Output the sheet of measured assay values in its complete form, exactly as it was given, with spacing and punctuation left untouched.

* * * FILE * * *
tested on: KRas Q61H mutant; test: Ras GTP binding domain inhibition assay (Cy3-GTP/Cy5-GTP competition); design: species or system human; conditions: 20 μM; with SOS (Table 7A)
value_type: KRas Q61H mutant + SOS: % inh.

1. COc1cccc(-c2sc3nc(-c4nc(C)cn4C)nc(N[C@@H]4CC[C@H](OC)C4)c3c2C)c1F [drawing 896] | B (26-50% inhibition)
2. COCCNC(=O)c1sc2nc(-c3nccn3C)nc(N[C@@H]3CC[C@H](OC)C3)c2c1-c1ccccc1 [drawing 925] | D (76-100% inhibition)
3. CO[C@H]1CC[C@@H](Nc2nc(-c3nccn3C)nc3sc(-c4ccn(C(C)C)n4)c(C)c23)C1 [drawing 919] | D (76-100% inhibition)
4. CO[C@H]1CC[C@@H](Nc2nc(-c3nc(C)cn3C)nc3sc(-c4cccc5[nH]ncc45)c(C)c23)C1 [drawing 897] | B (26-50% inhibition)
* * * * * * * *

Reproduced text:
tested on: KRas Q61H mutant; test: Ras GTP binding domain inhibition assay (Cy3-GTP/Cy5-GTP competition); design: species or system human; conditions: 20 μM; with SOS (Table 7A)
value_type: KRas Q61H mutant + SOS: % inh.

1. COc1cccc(-c2sc3nc(-c4nc(C)cn4C)nc(N[C@@H]4CC[C@H](OC)C4)c3c2C)c1F [drawing 896] | B (26-50% inhibition)
2. COCCNC(=O)c1sc2nc(-c3nccn3C)nc(N[C@@H]3CC[C@H](OC)C3)c2c1-c1ccccc1 [drawing 925] | D (76-100% inhibition)
3. CO[C@H]1CC[C@@H](Nc2nc(-c3nccn3C)nc3sc(-c4ccn(C(C)C)n4)c(C)c23)C1 [drawing 919] | D (76-100% inhibition)
4. CO[C@H]1CC[C@@H](Nc2nc(-c3nc(C)cn3C)nc3sc(-c4cccc5[nH]ncc45)c(C)c23)C1 [drawing 897] | B (26-50% inhibition)